Printable Schedule-At-A-Glance with meeting locations

MONDAY, SEPTEMBER 18, 2017


8:45AM-11:00AM     Registration

8:30AM-12:00PM     New York State Suicide Prevention Council Meeting (council members only)

10:15-11:45 AM Concurrent Sessions

1. From Prevention to Postvention: Creating Suicide Safety in Schools

  1. Amy Scheel-Jones, Monroe County Office of Mental Health
  2. Lynn Allen, EdD, Putnam/Northern Westchester BOCES

Description:  This session will describe ways that a county’s Consortium on Trauma, Illness and Grief in Schools and a BOCES Regional Crisis Team have worked with youth-serving organizations during crises or in the aftermath of suicide to prevent future suicides.

Learning Objectives:  At the end of this session, participants will be able to:

  • Describe the cycle of prevention-postvention-prevention.
  • Identify the components necessary for a community postvention system.
  • List steps to create a regional crisis team.

2. Providing Sensitive & Competent Interventions to Special Populations: Latina Adolescents and Women Who Experience Intimate Partner Violence

  1. Jennifer Humensky, Columbia University
  2. Nicole Trabold, University of Rochester

Description:  This session will focus on risk among 1) Latina adolescents, highlighting the positive outcomes of Life is Precious, and 2) women who experience intimate partner violence, describing the use of a brief motivational intervention as an opportunity for suicide prevention.

Learning Objectives:  At the end of this session, participants will be able to:

  • Explain how Latina adolescents are uniquely at risk for and impacted by suicide.
  • Identify three risk factors for suicide ideation and attempts among victims of intimate partner violence.

3. The Power of Shared Experience: An inpatient Support Group for Attempt Survivors and a Peer-led, Skill-building Group for Families

  1. Barbara Stanley, PhD, Columbia University
  2. Perry Hoffman, PhD, National Education Alliance for BPD

Description:  This presentation will describe the Suicide Prevention Group Treatment-Inpatient (SPGT-I), a modularized, group-based suicide prevention intervention for patients admitted to a psychiatric inpatient unit following a suicide attempt or suicidal crisis. It will also provide an overview of Family Connections, a peer-led, skill-building and support group for families who have a loved one with borderline personality.

Learning Objectives:  At the end of this session, participants will be able to:

  • Explain the unique high-risk period after discharge from an inpatient stay.
  • Describe the structure and format of the SPGT-I.
  • Describe the difficulties faced by family members who have a loved one with BPD and how the Family Connections™ program can be of benefit.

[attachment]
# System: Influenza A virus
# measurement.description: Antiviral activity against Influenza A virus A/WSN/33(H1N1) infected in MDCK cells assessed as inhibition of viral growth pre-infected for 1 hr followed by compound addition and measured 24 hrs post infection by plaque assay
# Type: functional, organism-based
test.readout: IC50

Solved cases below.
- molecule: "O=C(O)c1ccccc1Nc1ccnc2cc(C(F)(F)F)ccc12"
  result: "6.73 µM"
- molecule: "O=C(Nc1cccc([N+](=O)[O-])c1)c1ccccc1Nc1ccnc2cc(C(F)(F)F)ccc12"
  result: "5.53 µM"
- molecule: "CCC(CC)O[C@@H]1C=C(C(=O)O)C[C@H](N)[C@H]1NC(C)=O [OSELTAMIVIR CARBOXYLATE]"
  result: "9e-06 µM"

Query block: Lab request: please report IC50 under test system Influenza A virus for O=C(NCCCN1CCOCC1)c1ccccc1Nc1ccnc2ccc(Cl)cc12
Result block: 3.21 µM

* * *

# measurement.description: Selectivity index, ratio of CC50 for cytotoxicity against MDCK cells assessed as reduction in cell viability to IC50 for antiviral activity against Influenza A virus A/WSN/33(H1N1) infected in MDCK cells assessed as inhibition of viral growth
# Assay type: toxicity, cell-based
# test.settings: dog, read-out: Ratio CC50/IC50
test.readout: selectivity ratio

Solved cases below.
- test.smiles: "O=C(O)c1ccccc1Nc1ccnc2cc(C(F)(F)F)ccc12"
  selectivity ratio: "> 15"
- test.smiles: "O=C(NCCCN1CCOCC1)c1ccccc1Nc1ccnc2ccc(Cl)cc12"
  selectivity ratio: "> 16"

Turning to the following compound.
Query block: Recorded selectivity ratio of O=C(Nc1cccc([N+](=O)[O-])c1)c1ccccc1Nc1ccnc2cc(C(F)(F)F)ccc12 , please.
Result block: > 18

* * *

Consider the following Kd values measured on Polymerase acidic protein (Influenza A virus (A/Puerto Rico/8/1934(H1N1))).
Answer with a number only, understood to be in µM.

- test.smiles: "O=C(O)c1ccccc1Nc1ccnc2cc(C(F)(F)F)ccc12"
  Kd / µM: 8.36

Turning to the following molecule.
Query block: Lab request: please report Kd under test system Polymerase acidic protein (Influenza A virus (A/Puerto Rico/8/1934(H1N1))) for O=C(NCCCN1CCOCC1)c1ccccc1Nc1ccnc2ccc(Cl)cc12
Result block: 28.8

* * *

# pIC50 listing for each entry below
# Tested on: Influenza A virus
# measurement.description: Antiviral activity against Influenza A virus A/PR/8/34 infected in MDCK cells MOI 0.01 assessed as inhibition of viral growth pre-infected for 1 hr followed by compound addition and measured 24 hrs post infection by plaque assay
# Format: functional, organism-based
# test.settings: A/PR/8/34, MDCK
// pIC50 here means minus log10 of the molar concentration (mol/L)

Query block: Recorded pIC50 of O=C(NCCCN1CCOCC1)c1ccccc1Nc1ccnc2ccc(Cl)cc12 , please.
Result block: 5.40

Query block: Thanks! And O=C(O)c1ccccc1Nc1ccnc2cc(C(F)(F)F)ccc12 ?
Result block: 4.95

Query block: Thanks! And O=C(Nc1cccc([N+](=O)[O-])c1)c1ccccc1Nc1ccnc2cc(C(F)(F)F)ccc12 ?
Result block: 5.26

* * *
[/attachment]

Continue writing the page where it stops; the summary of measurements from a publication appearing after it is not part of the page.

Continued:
4. Functional Analysis for Suicide Prevention

  1. Beth Brodsky, PhD, Columbia University
  2. Cory Cunningham, LCSW, Columbia University

Description:  Functional Analysis (FA) is a collaborative Cognitive Behavioral Therapy clinical intervention that aids both clinician and client to recognize specific risk factors for spikes in suicidal thinking, urges and behaviors. It also helps the clinician and client to identify opportunities for problem solving and the use of coping skills toward suicide prevention. This presentation will provide an in-person FA clinical training for mental health providers that will include didactics on theory and implementation of FA as well as role playing and behavioral practice.

Learning Objectives:  At the end of this session, participants will be able to:

  • Identify features of the Functional Analysis intervention.
  • Identify functions of suicidal behavior.
  • Explain how consequences of suicidal behavior impact future suicidal risk.

12:00PM – 12:30PM  Lunch

12:30-2:15PM    Plenary Session

12:30 – 12:45 Opening Remarks
Ann Marie Sullivan, MD, Commissioner, NYS Office of Mental Health

12:45 – 2:15  Live, Learn, Grow
Craig Miller, author, speaker & advocate

Description:  The knowledge and expertise of those with lived experience are critical to inform effective suicide prevention strategies.  Craig Miller, an author, speaker, and suicide attempt survivor, will share his story and how he is using his experience to contribute to the field of suicide prevention.

2:30-4:00PM    Concurrent Sessions

1. Communities: The Fabric of Suicide Prevention

  1. Garra Lloyd-Lester, SPC-NY
  2. Trena Anastasia, PhD, LivingWorks Education, Inc.
  3. Nola Goodrich-Kresse, Orleans County Department of Health

Description:  This session will provide an overview of the work SPC-NY is undertaking to address Prevention Across the Lifespan in Communities.  It will also provide an overview of community suicide prevention programs within Genesee, Orleans, and Wyoming counties. Last, an interactive workshop on Operationalizing Collective Impact will be delivered to help participants assess their community’s capacity for implementation.